Ring out the narrowing lust of gold,

Ring out the thousand wars of old, Ring in the thousand years of peace. " Ring in the valiant man and free,

The larger heart, the kindlier hand,

Ring out the darkness of the land, Ring in the Christ that is to be.”


By William T. HARRIS, CONCORD, Mass.

The separation of Church and State is an acknowledged principle in our national government, and its interpretation from generation to generation eliminates, with more and more of strictness, whatever ceremonies and obseryances of a religious character still remain attached to secular customs and usages. Inasmuch as religion, in its definition of what is to be regarded as divine, at the same time furnishes the ultimate and supreme ground of all obligation, it stands in the closest of relations to morality, which we may define as the system of duties or obligations that govern the relation of man to himself as individual and as race or social whole.

To the thinking observer nothing can be more obvious than the fact that the institutions of society are created and sustained by the moral activity of man. The moral training of the young is essential to the preservation of civilization. The so-called fabric of society is woven out of moral distinctions and observances. The net-work of habits and usages which makes social combination possible, which enables men to live together as a community, constitutes an ethical system. In that ethical system only is spiritual life possible. Without such a system even the lowest stage of society — that of the mere savage could not exist. In proportion to the completeness of

development of its ethical system, a community rises from barbarism.

It is quite clear that so deep a change in the principle of human government as the separation of Church and State involves the most important consequences to the ethical life of our people.

All thoughtful people look with solicitude on the institutions of an educational character in order to discover what means, if any there be, can remain for moral education after its ecclesiastical foundation has been removed.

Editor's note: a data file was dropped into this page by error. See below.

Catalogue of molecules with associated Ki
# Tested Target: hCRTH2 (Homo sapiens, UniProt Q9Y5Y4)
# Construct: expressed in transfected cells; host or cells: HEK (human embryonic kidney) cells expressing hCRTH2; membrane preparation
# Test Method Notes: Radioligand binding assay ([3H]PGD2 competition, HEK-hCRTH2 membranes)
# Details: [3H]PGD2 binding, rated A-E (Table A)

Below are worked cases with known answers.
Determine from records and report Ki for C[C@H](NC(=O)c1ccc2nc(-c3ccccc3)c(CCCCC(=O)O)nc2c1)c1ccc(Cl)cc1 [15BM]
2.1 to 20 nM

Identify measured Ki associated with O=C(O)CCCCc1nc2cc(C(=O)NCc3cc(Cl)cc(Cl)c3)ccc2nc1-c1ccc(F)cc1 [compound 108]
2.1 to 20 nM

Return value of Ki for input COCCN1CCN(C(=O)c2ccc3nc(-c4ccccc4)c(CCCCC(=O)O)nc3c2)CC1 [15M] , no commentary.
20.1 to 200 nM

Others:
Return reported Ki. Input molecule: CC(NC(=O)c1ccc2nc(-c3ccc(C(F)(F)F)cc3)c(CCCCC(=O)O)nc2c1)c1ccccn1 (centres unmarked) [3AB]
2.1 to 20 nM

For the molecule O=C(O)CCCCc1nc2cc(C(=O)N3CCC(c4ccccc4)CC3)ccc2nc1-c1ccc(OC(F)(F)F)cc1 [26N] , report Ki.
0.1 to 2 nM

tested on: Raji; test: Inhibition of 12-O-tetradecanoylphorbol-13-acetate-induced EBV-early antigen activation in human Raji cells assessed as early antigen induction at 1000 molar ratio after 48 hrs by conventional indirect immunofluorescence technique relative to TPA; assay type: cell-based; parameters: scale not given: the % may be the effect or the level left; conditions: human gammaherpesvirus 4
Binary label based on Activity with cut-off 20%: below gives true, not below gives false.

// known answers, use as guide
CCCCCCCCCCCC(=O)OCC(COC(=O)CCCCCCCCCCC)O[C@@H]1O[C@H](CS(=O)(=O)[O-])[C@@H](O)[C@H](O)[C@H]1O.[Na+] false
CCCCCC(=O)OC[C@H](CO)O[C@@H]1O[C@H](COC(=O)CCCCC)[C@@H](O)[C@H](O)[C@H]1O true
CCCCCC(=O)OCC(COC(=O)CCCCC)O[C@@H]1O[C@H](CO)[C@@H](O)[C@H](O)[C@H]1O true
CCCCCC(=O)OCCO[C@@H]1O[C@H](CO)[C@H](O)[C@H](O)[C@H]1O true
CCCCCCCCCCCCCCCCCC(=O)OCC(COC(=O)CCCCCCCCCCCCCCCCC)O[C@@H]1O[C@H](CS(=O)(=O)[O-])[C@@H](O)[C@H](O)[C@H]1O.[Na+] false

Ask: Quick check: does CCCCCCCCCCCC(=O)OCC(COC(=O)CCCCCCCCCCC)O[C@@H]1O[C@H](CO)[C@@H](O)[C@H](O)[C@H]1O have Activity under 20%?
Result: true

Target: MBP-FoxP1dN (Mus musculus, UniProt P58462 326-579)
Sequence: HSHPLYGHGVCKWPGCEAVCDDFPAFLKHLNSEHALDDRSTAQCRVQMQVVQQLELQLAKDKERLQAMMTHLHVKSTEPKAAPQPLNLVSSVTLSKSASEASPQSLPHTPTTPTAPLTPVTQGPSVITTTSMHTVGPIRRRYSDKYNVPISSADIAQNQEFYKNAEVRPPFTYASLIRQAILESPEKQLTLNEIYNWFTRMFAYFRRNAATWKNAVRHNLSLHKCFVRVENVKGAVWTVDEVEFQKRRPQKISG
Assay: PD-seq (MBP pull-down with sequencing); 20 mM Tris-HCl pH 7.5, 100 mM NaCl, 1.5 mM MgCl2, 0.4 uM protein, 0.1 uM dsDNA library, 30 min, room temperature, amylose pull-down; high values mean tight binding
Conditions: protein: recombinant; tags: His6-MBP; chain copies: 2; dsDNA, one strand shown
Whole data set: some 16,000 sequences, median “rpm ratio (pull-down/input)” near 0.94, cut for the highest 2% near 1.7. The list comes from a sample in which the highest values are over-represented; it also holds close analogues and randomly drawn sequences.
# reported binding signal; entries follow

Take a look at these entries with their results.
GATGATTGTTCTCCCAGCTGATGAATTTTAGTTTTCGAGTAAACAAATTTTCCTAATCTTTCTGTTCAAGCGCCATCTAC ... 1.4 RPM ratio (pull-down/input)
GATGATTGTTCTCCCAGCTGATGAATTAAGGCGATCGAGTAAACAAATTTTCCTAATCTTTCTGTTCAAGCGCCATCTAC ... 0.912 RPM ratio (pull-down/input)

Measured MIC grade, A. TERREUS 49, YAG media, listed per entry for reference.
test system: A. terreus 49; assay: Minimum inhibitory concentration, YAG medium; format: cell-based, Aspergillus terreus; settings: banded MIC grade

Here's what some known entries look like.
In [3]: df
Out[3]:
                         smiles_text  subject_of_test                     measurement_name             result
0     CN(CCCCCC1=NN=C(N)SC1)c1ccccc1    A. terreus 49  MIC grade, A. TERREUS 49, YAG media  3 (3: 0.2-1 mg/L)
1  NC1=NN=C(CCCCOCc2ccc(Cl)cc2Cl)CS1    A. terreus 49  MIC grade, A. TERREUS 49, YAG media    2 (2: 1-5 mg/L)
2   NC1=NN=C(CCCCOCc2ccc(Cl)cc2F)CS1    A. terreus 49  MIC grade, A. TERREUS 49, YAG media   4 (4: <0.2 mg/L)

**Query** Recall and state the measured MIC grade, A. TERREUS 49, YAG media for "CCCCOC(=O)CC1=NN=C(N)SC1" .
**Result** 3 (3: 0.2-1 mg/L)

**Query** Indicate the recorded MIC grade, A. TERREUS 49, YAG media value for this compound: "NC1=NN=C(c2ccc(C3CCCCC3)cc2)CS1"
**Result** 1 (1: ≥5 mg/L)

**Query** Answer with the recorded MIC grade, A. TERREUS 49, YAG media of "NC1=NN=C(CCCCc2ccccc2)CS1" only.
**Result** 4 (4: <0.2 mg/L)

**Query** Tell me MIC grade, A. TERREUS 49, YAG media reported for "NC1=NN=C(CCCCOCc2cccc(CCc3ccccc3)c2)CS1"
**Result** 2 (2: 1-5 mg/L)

It happens quite naturally that the best people in the community struggle to retain the ecclesiastical forms and ceremonies in the secular. They find themselves unable to discriminate between the provinces of morality and religion. With them education in morality means education in performing religious rites. This view certainly does not harmonize with the political conviction of our people. From year to year we see the religious rites and ceremonies set aside in the legislature, the town meeting, the public assembly, the school. If retained they become empty forms with no appreciable effect.

In this sad state of affairs it becomes important to consider all other means of cultivating the ethical sense, and especially to discover how it is that institutions may be emancipated from the direct control of the church.

Without entering into this question in its details at the present time, we may remark that the history of Christian civilization shows us a continuous spectacle of the development of institutions into independence. It is a sort of training or nurture of institutions by the Church into a degree of maturity in which they come to be able to live and thrive without the support of mere ecclesiastica) authority.